by Renee Cordes | Published August 7, 2012 at 1:27 PM
Heineken NV's pursuit of Asia Pacific Breweries Ltd. hit choppy waters Tuesday, Aug. 7, when a company affiliated with Thai billionaire Charoen Sirivadhanabhakdi made an unsolicited bid for Fraser and Neave Ltd.'s direct 7.3% stake in APB, the maker of Tiger beer.
In a filing to the Singapore Stock Exchange, drinks-to-property conglomerate Fraser and Neave said that Kindest Place Groups, owned by Sirivadhanabhakdi's son-in-law Chotiphat Bijananda, had offered to buy its 18.75 million shares in Asia Pacific Breweries for 55 Singapore dollars a share, or a total of S$1.03 billion ($829 million).
The price is 10% above Heineken's S$50 a share offer for Fraser and Neave's 39.7% direct and indirect stake in Asia Pacific Breweries, which is already backed by Fraser and Neave's board of directors. The bid by Heineken, which already owns 42% of Asia Pacific and looks to gain control of the venture in a key emerging market, is worth S$5.1 billion.
Fraser and Neave is advising investors to hold off on taking any action with regards to the new unsolicited offer, which is due to expire Aug. 16. "The board of the company will review and evaluate the offer," it said.
A spokesman for Amsterdam-based Heineken underscored that the unsolicited bid is "not at all comparable" to its own offer, which involves "a bigger sum of money on the table to consider."
"We believe that Heineken's offer provides excellent value for all of Fraser and Neave's shareholders because it relates to Fraser and Neave's total shareholding in Asia Pacific Breweries," the Heineken spokesman said.
The Dutch brewer unveiled its proposal two days after Sirivadhanabhakdi's Thai Beverage PCL struck a S$2.78 billion deal for stakes in Fraser and Neave and Asia Pacific held by Oversea-Chinese Banking Corp. Ltd. and its Great Eastern Holdings Ltd. insurance unit, and the closely held Lee Rubber Co. (Pte.) Ltd.
Heineken, which trails larger rivals Anheuser-Busch InBev SA/NA and SABMiller plc in emerging-market exposure, plans to finance its acquisition entirely from debt, primarily through €1.75 billion ($2.17 billion) in bonds issued July 26.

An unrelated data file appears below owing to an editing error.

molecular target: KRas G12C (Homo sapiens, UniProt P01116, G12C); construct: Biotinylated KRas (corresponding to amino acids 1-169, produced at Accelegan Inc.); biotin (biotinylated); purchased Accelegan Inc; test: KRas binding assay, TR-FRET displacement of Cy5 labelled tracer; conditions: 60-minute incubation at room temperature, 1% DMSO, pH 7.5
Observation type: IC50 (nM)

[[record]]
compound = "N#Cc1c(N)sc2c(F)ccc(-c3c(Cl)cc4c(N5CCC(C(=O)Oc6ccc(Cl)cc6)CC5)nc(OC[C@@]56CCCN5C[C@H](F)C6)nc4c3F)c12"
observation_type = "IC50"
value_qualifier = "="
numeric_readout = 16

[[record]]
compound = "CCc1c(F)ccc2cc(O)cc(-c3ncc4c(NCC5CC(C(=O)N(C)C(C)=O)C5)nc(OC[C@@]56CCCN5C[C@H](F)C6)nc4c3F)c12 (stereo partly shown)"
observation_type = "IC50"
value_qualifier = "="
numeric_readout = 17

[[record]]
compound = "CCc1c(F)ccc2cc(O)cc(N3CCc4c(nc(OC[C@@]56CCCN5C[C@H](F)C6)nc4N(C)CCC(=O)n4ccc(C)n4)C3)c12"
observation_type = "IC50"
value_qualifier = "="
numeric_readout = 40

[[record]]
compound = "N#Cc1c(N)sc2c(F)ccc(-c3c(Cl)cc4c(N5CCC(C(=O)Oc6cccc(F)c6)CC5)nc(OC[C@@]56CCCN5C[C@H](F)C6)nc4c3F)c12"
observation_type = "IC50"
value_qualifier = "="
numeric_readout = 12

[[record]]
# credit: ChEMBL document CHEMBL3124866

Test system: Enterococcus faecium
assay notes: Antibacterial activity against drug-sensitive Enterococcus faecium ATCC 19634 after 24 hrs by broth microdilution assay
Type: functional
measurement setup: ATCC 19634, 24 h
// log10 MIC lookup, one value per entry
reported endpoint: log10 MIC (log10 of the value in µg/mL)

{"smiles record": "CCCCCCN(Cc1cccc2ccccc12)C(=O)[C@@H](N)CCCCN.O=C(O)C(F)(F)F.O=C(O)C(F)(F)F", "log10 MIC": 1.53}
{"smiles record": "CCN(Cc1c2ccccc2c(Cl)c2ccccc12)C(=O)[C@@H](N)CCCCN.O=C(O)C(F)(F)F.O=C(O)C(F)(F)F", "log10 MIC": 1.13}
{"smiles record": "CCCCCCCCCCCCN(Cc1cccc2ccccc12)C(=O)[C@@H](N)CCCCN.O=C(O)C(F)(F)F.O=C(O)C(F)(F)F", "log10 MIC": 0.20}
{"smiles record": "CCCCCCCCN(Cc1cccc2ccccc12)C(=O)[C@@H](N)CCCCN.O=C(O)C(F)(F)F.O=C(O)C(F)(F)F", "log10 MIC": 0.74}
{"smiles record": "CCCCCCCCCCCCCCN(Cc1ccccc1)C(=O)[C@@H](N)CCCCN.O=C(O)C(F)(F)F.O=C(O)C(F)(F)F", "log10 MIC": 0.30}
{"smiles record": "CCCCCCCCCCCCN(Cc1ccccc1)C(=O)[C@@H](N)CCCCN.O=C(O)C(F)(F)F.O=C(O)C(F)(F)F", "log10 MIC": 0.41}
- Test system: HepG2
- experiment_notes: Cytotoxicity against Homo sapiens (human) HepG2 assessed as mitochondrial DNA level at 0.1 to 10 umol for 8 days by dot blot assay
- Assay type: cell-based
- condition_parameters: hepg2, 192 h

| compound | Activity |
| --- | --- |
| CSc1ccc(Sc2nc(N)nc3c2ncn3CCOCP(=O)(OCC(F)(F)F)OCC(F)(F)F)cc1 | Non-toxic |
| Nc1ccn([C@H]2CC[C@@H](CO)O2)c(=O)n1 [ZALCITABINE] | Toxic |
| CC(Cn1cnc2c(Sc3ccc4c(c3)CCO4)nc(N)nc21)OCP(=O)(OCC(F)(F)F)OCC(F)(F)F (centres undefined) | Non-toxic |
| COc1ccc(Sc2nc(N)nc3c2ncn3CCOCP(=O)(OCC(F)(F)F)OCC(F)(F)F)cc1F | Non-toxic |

If it goes ahead, the acquisition will be the largest for the world's No. 3 brewer since its 2010 purchase of the beer operations of Coca-Cola bottler Fomento Economico Mexicano SAB, or Femsa, for $7.4 billion.
Heineken's deal is not subject to due diligence nor is it conditional on financing, but it does require approval from Fraser and Neave shareholders and regulatory authorities. Once a share purchase agreement has been signed, Fraser and Neave is expected to set a date for an extraordinary general meeting.
Tuesday's news drove Heineken shares down 2.25% on the Euronext Amsterdam exchange to €44.45 in afternoon trading. Shares had fallen as low as €43.87.
"The fear was that ThaiBev was not happy with Heineken's bid, which is now confirmed," said Richard Withagen, an Amsterdam-based analyst with SNS Securities NV. Still, he said there's no pressure on Heineken to act immediately. "Basically it's up to Fraser and Neave's board to decide what they want to do. There is no reason for Heineken to change its offer as it stands right now."
Heineken's pursuit of Asia Pacific has already fueled expectations that Fraser and Neave's nonbeer food and drink assets could be up for grabs, with Coca-Cola Co. and Japan's Kirin Holdings Co. (which owns 14.7% of Fraser and Neave) considered the most likely suitors.
Fraser and Neave's holdings include a dairy business with S$1.1 billion in 2011 sales as well as a soft drink business, led by 100Plus and F&N Seasons brands, with S$759 million in annual sales. It also has a real state business.
Heineken is taking advice from Credit Suisse Group's David Serre and Citigroup Inc., along with Singapore law firm Duane Morris & Selvam LLP, while Fraser and Neave has enlisted Goldman, Sachs & Co.